However, I'm sympathetic to those who claim the Great Firewall is a poor choice because it doesn't highlight the internal censorship at work. (To be totally accurate, Great Firewall is improper even to describe the external blocking process at work, as most firewalls are designed to prevent access from outside in rather than from inside out.) Anyways, perhaps something like the Chinese Censornet would be a more appropriate term. Or the Chinese Truthinet for Stephen Colbert fans.

Be careful, 防火长城 may be a translation into Chinese of the original English.

How about the Kung Fu Net? 功夫网 :)

One should point out that "Net Nanny" the desktop parental control software helps protect Freedom of Speech in the United States.

Without private industry attempting to create a technological solution to help prevent kids from viewing inappropriate content, the US government would step in and attempt to censor content

Parents are responsible for what comes in over their Internet connection.

Not ISPs or Government Agengies.
Unlike China, Iran and soon Australia.

So calling China's "Great Firewall" a "Net Nanny" is not so accurate

If you really hate the term GFW, why not use Golden Shield? It's what the filtering system calls itself, at least according to Wikipedia.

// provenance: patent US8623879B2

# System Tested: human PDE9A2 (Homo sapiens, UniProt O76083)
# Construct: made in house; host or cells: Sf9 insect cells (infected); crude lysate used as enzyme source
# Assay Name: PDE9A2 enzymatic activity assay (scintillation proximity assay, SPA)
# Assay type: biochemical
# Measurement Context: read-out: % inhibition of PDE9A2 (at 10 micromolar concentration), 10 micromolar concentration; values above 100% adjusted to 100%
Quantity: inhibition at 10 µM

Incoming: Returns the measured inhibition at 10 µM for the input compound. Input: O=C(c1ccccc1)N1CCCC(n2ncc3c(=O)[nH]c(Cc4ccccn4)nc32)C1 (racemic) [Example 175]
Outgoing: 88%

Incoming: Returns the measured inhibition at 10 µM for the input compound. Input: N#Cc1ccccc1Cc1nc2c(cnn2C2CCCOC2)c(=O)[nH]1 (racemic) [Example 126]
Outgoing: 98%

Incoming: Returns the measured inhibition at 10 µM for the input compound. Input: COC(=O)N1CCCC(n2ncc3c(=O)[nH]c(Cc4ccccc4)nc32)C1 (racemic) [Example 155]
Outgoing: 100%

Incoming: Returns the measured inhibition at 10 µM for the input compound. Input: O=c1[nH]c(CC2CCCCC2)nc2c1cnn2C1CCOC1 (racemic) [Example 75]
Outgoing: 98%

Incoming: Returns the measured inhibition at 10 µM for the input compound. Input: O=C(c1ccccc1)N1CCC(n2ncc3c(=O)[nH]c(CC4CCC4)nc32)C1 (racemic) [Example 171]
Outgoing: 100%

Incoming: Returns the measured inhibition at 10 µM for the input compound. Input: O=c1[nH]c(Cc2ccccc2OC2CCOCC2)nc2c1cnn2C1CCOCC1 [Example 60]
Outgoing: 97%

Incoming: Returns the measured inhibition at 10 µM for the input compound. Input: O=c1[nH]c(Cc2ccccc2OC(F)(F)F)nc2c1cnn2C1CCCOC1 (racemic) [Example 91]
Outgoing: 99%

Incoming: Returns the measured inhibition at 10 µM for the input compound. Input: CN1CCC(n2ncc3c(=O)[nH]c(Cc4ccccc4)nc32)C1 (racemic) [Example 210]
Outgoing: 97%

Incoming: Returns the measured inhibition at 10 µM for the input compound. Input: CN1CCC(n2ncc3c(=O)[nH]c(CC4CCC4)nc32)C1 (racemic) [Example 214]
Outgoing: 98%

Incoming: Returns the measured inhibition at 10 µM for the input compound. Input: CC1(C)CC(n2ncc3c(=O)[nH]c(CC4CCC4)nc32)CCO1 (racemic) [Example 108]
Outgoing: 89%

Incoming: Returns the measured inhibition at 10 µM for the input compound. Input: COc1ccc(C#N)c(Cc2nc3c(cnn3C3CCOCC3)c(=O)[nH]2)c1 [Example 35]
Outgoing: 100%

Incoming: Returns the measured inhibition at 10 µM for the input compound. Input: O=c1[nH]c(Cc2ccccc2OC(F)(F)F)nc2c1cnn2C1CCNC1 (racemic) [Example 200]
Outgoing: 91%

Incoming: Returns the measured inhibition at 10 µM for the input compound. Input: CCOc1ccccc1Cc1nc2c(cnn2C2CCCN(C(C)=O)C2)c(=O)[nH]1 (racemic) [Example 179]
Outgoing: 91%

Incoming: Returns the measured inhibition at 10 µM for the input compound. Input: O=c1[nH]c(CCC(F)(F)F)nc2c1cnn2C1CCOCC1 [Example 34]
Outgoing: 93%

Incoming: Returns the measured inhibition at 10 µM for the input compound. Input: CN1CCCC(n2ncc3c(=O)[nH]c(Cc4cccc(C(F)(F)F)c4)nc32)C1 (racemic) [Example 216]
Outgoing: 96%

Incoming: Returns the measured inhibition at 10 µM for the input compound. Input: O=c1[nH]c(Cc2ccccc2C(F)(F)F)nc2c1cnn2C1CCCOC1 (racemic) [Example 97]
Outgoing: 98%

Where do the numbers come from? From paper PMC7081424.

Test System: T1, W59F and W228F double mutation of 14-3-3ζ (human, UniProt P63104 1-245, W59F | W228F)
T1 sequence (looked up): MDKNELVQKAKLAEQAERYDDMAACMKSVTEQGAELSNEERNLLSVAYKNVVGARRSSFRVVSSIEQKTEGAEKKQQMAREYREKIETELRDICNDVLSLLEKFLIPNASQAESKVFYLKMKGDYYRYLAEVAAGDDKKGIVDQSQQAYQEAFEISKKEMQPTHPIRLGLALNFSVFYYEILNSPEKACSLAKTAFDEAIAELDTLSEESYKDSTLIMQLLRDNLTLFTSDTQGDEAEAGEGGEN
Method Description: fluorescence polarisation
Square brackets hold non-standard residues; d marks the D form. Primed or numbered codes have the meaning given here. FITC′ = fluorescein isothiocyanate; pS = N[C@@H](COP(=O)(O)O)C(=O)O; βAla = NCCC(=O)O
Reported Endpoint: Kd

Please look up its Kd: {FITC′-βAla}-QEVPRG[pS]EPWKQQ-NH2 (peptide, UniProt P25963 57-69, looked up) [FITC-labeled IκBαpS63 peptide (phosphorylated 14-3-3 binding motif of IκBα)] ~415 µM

Calling this Internet censoring system "Nanny" is a real insult to anyone who ever be taken care of when surfing web within this country. How could an arbitrary organization deciding what is allowed for public to know and what is not purely on its own interests be called a Nanny? Since when Nanny's job turned to be taking every possible chance to wash children's brain and keep her crime from exposure?

I think "Net Nazi" sounds better, and conjures up images of Seinfeld's fantastic 'soup nazi' character.

Net Nazi says, "No internet for you!"

By the way, the internet is being a bitch some days. Right now I can't get into facebook, hotmail, and several other websites. It's been going on all day (Monday, Jan. 21st)

I agree with Inst that we could call it Golden Shield/金盾, since that's the official name of the technology, but I can't imagine anyone using that term in English without sneer quotes -- e.g. "Looks like the 'Golden Shield' is no longer protecting us from Wikipedia this week."